It has come time for me to begin to describe a bit of the wonderful foods I've been enjoying here. I'll start with the most misunderstood fruit of all, durian. For those of you who have had any encounters with durian, you're probably shaking in your boots, terrified about what you'll read next. Have no fear! The king of fruits rules with a spiny, stinky skin but is sweet and soft on the inside. Perhaps I'm waxing a bit too much. For those who don't know of it, durian is a tropical fruit, that is quite large, roughly the size of a soccer ball, but the shape of a football. It has a very hard skin that is covered with thick, sharp thorns. This fruit is serious about not letting predators in. When ripe it has quite a pungent aroma often described as "rubbish", "raw sewage", "vomit". Appetizing, eh? My first encounter with durian was in the Asian markets in Vancouver. I had to hold my nose when walking by. But never one to stand down a food challenge, I sampled some durian gelato at La Casa Gelato in Vancouver (this by the way is my most favorite ice cream (ok, gelato) shop in the world thus far, almost 500 flavors, over 200 avaiable at any one time). Ok, back to the durian gelato, it had hardly any flavor and still the nasty smell. Not worth it to me, but the most popular item at La Casa Gelato, it's the only one they keep prepackaged in pint containers (and also the only one they keep covered in the case).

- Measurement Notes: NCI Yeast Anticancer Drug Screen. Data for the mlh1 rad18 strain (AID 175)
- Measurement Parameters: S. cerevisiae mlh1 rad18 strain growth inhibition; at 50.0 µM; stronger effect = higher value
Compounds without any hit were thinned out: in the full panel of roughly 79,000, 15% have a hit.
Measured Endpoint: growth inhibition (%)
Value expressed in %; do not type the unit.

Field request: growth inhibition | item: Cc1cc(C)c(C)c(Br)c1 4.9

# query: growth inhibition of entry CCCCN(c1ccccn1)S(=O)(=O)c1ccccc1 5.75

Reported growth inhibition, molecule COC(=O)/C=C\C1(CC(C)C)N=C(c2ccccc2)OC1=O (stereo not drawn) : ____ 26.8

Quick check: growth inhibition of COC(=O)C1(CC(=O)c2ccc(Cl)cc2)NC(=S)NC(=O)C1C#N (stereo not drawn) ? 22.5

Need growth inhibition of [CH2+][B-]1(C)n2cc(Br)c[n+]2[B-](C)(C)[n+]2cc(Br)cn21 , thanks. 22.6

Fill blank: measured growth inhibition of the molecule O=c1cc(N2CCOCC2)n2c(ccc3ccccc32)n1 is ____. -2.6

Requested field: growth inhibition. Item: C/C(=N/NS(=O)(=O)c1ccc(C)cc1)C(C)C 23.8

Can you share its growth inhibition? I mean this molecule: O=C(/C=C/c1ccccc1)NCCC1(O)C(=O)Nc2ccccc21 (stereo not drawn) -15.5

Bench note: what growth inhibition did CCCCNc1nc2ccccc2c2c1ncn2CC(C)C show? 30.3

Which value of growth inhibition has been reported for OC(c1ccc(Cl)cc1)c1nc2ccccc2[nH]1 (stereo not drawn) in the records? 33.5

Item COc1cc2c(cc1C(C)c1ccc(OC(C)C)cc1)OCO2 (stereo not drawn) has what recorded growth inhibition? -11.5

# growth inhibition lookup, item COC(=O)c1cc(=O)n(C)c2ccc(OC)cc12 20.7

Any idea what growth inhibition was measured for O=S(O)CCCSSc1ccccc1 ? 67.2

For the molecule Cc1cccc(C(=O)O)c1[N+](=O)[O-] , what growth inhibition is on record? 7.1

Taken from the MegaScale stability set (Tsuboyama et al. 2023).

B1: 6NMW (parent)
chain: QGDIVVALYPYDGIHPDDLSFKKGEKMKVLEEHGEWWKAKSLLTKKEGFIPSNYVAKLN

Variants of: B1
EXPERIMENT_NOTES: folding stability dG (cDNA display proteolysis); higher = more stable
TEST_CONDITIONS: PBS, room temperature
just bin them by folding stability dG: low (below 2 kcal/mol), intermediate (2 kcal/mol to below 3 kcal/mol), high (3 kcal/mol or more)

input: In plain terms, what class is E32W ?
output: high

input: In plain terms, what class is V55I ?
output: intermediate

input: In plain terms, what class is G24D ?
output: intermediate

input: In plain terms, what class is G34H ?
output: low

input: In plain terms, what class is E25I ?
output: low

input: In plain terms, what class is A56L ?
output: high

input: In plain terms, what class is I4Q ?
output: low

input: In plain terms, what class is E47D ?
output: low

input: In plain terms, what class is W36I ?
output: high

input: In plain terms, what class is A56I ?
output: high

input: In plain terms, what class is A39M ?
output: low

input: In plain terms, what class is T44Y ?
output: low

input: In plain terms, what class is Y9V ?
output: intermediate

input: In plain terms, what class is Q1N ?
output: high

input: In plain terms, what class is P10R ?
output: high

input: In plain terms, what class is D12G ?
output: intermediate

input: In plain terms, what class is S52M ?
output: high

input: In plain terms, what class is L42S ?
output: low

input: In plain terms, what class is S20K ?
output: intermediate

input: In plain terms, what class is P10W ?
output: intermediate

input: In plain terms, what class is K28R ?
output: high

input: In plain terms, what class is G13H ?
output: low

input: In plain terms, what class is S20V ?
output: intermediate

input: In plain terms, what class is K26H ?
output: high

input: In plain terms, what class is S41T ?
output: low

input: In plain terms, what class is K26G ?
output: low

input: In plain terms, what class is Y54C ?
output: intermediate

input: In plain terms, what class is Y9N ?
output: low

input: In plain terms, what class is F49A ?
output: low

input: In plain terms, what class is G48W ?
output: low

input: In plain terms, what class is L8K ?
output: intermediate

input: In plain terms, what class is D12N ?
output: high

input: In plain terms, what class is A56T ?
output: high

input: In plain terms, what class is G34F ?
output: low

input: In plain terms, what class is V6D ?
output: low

Fast forward almost two years. Here I am in Thailand and on the night my food fantasies were fulfilled (see the Jan 20th post) I tried some durian again. It wasn't worth writing about as it was not good, again. It was hard and flavorless. Another month goes by, the permaculture course has just ended and the members are having dinner in Kanchanaburi. Matthew shows up with a durian. He explains that this one is very ripe - you can see that, it's practically bursting at its seams. He cracks it open and the inside looks like custard, not the hard lumps I'd experienced before. And the taste, sweet and luscious it practically melts in your mouth. AAAAAHHHH, this is what it's all about. I've now learned enough Thai food vocabulary to buy myself one and that I did. Magnus and I feasted on one sitting along side a canal in Chaing Mai last night. I can't wait to share this culinary adventure with folks back home!